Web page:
There's another electronics package implanted behind the ear. "We do as much processing outside the body as possible, but there's still some tasks we have to do inside," says Greenberg. "For example, the implanted circuitry lets us shape the biphasic pulses and control the current drivers." Biphasic stimulation alternates between negative and positive stimulation voltages. Monophasic stimulation, either all positive or all negative, changes cell chemistry and damages cells.
A wire stretching under the skin connects the electronics to the array. At first, this wire was a problem. It kept breaking as the eye moved. Researchers strengthened the wire and added a bit more slack.
The array is made of polydimethylsiloxane (PDMS), a flexible and biocompatible silicone rubber. The thin, elastomeric material conforms to curved surfaces, such as the retina, and can be molded to more closely match the retina's curvature. The current array uses micromolded ribs along the perimeter to help withstand handling and implantation without folding or curling.
A challenge in the project was to devise a method of attaching the array to the retina. "The retina has the consistency of wet tissue paper," notes Greenberg. "It is difficult to attach anything to it. We went through 20 different designs that we tested in animals before coming up with a solution, a metal tack about 1-mm across. It keeps the array close to the retina without damaging it."
"We've also been lucky in that there are no pain sensors behind the eye," says Greenberg. "So patients feel no discomfort after the array is in place."
At Livermore Labs, engineers at the Center for Microtechnology are working on "metallizing" PDMS, selectively applying metal lines onto the array to act as wires and electrodes then applying an insulating coat of PDMS. The lines are about 100 microns wide and 0.25 microns thick and are made using IC batch-manufacturing techniques. Batch fabrication should bring down the cost, once arrays are made in volumes, and they give researchers a method of cramming 1,000 electrodes into the space now occupied by 16.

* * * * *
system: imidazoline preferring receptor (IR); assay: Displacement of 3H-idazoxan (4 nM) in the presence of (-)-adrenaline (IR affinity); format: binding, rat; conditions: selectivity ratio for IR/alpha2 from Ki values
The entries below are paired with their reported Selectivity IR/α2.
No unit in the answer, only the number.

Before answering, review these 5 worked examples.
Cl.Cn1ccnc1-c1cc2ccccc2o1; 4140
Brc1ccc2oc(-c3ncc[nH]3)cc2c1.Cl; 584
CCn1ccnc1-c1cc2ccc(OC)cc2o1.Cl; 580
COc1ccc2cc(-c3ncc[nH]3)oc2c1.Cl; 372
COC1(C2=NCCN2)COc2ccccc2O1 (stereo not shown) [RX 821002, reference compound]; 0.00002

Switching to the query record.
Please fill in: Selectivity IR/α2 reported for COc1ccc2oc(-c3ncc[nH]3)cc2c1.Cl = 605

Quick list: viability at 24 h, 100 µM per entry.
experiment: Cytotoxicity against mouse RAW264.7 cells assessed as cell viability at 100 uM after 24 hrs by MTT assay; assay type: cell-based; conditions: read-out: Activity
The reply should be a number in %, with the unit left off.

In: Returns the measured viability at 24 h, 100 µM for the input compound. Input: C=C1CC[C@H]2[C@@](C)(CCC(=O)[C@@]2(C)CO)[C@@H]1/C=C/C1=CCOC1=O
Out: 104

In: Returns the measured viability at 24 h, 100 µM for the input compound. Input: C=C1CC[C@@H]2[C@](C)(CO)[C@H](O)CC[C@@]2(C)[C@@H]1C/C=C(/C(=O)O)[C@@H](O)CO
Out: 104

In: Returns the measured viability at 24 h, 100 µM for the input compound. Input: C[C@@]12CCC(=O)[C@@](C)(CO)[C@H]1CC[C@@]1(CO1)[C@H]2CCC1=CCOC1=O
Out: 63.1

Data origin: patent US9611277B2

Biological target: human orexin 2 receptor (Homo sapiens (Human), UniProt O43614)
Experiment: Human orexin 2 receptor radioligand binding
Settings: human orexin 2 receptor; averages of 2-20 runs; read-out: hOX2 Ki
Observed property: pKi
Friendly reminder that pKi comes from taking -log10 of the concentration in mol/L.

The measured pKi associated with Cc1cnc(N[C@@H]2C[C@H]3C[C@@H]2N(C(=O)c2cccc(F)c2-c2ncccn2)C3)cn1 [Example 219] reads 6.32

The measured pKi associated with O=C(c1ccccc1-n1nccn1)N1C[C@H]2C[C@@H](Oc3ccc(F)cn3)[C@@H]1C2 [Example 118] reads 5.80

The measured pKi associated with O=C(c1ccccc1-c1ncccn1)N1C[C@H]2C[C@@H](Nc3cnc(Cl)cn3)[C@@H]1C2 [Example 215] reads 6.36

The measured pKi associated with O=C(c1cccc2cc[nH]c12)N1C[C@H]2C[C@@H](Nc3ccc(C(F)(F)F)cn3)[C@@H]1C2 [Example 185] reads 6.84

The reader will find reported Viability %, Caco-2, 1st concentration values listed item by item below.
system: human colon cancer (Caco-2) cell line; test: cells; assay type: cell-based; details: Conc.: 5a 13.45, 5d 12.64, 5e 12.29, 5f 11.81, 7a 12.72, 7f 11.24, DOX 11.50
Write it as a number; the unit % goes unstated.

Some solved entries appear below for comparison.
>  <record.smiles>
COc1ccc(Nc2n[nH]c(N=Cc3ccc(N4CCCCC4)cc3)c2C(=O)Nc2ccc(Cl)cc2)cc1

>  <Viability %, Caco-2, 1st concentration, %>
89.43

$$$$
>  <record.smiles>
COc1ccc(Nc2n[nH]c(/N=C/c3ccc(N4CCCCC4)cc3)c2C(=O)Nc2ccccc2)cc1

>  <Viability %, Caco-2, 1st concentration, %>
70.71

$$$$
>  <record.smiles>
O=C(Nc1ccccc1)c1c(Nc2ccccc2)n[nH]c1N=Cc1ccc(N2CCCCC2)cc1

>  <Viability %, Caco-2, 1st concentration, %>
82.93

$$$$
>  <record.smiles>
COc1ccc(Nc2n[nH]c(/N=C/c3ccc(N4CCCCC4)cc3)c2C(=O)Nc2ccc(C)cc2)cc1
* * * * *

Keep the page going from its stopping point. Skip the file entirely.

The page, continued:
One of the breakthroughs at Livermore was developing a way to make the proprietary metal traces or wires stretch. "This is critical for flexible devices designed to conform to the shape of the retina," says Peter Krulevitch, leader of the Livermore team developing the array. "Right now, the wires withstand approximately 7% strain before breaking. We are working to increase the amount of strain it takes before failing."
Making it biocompatible
Another Second Sight goal is to make the implant last the life of the patient. That's one reason power gets sent in from outside; it means no battery to change or recharge. But the eye is a corrosive environment and the amount of stimulation planned adds another level of stress on components. "It's like taking your TV, throwing it in the ocean, and hoping it works," says Greenberg.
Fortunately, Second Sight can call on colleagues at Advanced Bionics and other companies. Collectively, they have over 30 years designing implanted insulin pumps and pacemakers. "So while we've got a lot of technologies for protecting implants, they were developed for much larger devices. We've had to invent new methods that will let us do the same thing, but in the small space of the eye."
One method of making devices biocompatible is to coat them with ultrananocrystalline diamond (UNCD), a material being developed at Argonne labs. The Argonne team, Dieter Gruen, John Carlisle, and Orlando Auicello, makes the pure carbon material using plasma-chemical-vapor deposition (CVD). But unlike other CVD methods of making diamond film that use 1% methane and 99% hydrogen as the carbon source, Argonne researchers use 1% methane and 99% inert gases. That means the the only hydrogen comes from breaking down the methane molecule (CH4). Argonne's film has grains 3 to 5 nm in diameter, compared to the 30 to 100-nm grains resulting from other methods.
The UNCD coating is extremely inert, thus making it biocompatible. It could be used to coat future implanted electronics, chip-based electrode arrays, or to make electrodes themselves.
So far, researchers have had no problem with corrosion or encapsulation of implanted devices by tissues. "We've designed the implant to last a lifetime," says Greenberg, "And we've had no problems so far. The biggest challenge will be increasing the resolution of the image by adding more electrodes to the same sized array."
The Project still has a ways to go and must overcome both engineering challenges and regulatory hurdles before Second Sight can bring its artificial retina to the market.